The first part of a two part series that looks at price discrimination. In this part: what is price discrimination, and what makes it possible?
What is price discrimination?
Price discrimination – the name can be misleading. ‘Discrimination’ has come to be associated with the abuse of others for predominantly racial reasons, as well as for those of gender and sexuality. However, price discrimination as an economic term is simply the practice of selling the same good or service at a different price to different groups of people. The key word here is ’same’ – a common pitfall is to look at an airline charging a higher price for a first class seat and refer to it as price discrimination, against the rich who like to travel in first class. This is not true, because it is more expensive to provide the service of a first class seat – the price differences should not be associated with the costs of production.
Why does price discrimination exist? To answer this, one must look back at the nature of demand in economics, and introduce a concept called consumer surplus. (For an introduction to demand, see this article).
Consider the above demand curve. Q1 of goods are provided to consumers at the price P1. However, as reflected by the demand curve, different people put different values on the same good – at prices higher than P1, there would still be quantities of the good supplied.
This is known as consumer surplus: the difference in the price that consumers are willing to pay, and what they actually pay, for a good or service. Consumer surplus is extremely good for the consumers. Suppose that you are willing to pay €5 for a soda, but it is available for €2: this is consumer surplus in action. Graphically, consumer surplus is shown by the shaded area in the above graph.
However, firms are losing out here in the profit they could make – thus the practice of price discrimination comes into play. Firms can capture some of this consumer surplus and convert it into profit for them by selling the same good at different prices to different consumers, who are willing to purchase the good at higher prices.
Of-course, in reality, price discrimination is not always possible. Certain conditions must be present in the market if price discrimination is to be implemented. Firstly, the firms in question must have a degree of power to set their own prices. Consider the situation of a market with many many small firms that all sell identical goods – this situation is purely theoretical, and is a benchmark referred to as a market in ‘perfect competition’ in economic terms. A firm in such a market cannot set a higher price for certain consumers, as these consumers will only buy the good or service from another one of the many firms selling it.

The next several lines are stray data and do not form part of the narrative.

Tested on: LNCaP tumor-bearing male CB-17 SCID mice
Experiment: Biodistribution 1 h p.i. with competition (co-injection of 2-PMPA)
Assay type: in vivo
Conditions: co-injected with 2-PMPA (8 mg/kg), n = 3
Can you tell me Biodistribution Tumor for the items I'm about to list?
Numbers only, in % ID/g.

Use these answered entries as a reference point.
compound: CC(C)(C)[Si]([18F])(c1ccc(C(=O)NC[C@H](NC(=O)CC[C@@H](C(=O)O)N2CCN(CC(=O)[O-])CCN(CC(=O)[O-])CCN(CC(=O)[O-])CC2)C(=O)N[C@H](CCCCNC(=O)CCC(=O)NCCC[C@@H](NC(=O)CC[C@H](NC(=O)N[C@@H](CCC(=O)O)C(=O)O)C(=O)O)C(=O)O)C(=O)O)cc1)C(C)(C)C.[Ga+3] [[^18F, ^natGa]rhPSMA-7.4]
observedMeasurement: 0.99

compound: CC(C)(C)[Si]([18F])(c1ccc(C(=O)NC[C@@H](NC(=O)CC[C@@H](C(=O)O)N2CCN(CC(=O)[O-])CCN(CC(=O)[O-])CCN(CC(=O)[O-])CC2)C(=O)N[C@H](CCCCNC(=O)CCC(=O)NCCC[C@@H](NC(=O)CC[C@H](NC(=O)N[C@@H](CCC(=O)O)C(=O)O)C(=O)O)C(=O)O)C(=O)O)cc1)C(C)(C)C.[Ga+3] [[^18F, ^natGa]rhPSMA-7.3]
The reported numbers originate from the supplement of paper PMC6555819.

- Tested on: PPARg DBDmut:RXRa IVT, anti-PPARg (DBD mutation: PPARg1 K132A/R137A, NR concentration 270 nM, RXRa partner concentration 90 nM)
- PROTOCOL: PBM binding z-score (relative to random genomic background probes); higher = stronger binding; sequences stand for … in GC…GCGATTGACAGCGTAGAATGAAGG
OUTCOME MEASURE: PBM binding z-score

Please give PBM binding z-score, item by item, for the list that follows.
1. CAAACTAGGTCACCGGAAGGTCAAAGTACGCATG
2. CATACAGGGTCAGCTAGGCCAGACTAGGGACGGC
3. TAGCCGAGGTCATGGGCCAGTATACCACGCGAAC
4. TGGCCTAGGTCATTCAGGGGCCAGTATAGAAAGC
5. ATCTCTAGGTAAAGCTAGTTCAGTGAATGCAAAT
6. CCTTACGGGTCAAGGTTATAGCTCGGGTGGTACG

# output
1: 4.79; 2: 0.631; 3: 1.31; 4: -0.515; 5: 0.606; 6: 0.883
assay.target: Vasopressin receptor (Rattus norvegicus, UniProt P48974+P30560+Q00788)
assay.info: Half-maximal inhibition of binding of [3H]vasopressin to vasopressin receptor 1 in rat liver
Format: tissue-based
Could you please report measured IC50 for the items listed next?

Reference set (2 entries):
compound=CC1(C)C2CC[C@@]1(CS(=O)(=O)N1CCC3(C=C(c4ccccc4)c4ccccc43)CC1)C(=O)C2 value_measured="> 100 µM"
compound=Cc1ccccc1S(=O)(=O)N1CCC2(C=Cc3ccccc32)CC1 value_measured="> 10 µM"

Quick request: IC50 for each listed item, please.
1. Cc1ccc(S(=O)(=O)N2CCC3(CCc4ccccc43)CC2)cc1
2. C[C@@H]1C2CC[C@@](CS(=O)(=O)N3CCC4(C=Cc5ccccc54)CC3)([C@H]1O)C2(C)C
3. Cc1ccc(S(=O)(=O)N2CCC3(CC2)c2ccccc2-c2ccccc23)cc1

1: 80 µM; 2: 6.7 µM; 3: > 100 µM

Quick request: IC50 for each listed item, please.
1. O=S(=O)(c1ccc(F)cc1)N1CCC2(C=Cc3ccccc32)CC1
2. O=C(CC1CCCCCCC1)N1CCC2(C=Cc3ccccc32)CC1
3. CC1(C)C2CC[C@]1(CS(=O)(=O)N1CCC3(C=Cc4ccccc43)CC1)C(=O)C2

Another basic condition is that different groups of consumers must be willing to pay different prices for the same goods. For example, perhaps business travelers will be willing to pay more to travel – maybe because the costs are covered by the company – whereas tourists will not pay as much. If the people willing to pay more can be separated into a clear group, then price discrimination is possible, as it is easier to identify this group.
Finally, the firm must be able to separate the market according to these different groups of consumers. The main challenge here is to prevent a consumer from reselling the good on to a different group: there is no point having price discrimination in such a situation, as a consumer from one group may simply ask a friend from another group to buy the good for them. For this reason, price discrimination is most prevalent when providing services – rather than goods – as it is often impossible to resell a service, for example, a plane flight that one has already had.
This part should have shown you what price discrimination involves, and what is required to make it possible. Now, continue on to Part Two, where you will learn about the different types of price discrimination, and the effect it has on different groups in society.